I hate nicotine. I hate the grip it had had over my body and my mind for over thirty years. I hated the feeling of being a slave to its addiction. Hating this poison is clearly a form of health. By hating nicotine I was learning to love myself.
So hatred is a good thing then.
"All you need is love," as John Lennon sang.
Well yes. But sometimes you need a little hatred too.
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Well all this got me thinking. Maybe there's a few other sixties clichés that could do with the PJ O'Rourke makeover. How about this for one for a start: "Go with the flow"?
You'll remember the phrase. I'm not exactly sure what it meant. Something to do with the psychedelic experience, I think.
However, some people of my generation took this to extremes. They developed a philosophy of life around it.. They wafted about in a state of permanent flowingness, all airy-fairy lightness and whispering indulgence. They said things like: "step lightly upon the Earth," and "arms are for hugging." They went with the flow of everything. Often they wore flowing robes. They spent most of their time trying to discern which way the flow was going in order to go with it. They couldn't go anywhere till they knew which way the flow was going first.
It's a very self-satisfied phrase.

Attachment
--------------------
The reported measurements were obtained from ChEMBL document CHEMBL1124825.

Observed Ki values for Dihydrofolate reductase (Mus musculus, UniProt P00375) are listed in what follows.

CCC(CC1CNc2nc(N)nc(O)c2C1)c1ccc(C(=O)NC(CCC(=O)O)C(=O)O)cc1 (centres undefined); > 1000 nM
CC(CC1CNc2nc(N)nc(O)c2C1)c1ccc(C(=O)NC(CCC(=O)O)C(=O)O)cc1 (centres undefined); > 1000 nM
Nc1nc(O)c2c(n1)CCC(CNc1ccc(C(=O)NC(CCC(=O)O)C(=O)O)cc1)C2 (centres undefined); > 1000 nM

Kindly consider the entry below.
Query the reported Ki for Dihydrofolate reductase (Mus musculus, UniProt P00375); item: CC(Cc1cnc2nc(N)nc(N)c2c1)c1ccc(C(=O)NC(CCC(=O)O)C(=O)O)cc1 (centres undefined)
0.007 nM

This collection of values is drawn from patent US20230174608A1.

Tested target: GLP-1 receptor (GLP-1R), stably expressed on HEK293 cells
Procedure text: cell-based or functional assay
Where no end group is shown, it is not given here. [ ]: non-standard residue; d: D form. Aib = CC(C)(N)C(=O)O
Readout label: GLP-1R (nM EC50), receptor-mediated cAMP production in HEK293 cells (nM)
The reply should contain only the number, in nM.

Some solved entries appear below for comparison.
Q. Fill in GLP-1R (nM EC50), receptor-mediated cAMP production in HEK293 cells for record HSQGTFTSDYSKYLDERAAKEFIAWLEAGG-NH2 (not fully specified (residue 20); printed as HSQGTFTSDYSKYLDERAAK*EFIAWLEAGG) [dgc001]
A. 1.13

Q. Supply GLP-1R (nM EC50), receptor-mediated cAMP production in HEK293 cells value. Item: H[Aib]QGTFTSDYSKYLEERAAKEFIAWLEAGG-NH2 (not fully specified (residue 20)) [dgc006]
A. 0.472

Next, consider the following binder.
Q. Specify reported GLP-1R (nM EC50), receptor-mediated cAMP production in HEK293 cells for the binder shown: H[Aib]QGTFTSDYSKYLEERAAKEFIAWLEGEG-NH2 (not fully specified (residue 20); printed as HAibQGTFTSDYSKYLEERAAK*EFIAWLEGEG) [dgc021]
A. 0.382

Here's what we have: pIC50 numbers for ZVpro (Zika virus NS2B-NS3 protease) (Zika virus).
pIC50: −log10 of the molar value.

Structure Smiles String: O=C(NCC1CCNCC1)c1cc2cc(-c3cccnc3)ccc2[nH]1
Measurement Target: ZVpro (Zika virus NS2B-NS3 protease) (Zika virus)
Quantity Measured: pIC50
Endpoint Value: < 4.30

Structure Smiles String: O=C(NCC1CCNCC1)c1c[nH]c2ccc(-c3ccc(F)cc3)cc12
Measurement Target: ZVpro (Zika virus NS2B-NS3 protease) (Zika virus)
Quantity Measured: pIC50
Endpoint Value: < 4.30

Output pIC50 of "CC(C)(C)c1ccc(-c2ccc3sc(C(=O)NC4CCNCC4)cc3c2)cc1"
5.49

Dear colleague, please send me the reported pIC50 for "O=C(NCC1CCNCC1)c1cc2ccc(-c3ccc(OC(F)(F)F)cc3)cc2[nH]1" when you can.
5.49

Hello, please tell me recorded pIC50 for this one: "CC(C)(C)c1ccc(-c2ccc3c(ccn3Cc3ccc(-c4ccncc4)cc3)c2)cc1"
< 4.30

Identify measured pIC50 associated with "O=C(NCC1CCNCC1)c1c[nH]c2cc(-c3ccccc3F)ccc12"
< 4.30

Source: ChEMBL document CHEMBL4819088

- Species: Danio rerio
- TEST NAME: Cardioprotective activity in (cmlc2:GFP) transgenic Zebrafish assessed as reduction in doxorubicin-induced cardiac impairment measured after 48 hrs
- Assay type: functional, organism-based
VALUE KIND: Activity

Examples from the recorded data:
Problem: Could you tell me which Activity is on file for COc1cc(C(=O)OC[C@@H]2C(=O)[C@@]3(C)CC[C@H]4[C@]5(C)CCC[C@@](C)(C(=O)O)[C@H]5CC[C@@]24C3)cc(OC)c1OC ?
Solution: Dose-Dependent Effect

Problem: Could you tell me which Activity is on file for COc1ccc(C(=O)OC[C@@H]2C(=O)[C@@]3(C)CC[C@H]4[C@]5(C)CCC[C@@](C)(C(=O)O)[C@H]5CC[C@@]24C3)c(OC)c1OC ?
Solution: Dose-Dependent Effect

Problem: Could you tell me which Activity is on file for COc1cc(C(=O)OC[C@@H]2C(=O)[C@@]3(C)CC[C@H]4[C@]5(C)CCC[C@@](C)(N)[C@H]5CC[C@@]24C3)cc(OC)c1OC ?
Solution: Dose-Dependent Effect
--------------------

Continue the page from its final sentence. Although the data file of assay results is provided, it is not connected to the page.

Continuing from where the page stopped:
It was the teenage daughter of a friend of mine who put that one into perspective for me.
Some self-righteous hippie had been preaching his cod-philosophy at her. He told her to go with the flow. Maybe she was feeling a little put-upon. Maybe she just didn't like his tone. "The only thing that goes with the flow," she said, "is a dead fish!"
It has to be the quote of the millennium!
She's perfectly right, of course. Live fish don't go with the flow. Sometimes they go against the flow. Sometimes they go against the flow on purpose, just for the sake of it. Sometimes a fish will go against the flow in order to test its muscles, to chase another fish, to eat, or even just to have fun. A salmon will fight it's way upstream to find its spawning grounds, up waterfalls, against rapids, leaping rocks and whirlpools and all kinds of barriers, in direct opposition to the flow.
Go with the flow? It depends on where the flow is taking you of course. Right now, the flow of history seems to be taking us deeper and deeper into a world of crazy consumerism.
We went with the flow and got out-of-town supermarkets and shopping malls. We went with the flow and got fast-food restaurants and motorway service stations. We went with the flow and got by-passes and pollution, Celebrity Big Brother, Judge Judy and the National Lottery. We went with the flow and got the war in Iraq.
So, no, don't go with the flow. Be a live fish, not a dead fish. Test your muscles, find your spawning grounds, fight the tide, jump the rapids, and, for the sheer hell of it - for rumbustious amusement and to get on everyone's nerves - go against the flow for a change.
You know it makes sense!
- The Opposite of Love
The opposite of love is not hate. The opposite of love is indifference.
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Stories and opinions from the North Kent Coast. An on-line column by Whitstable writer CJ Stone.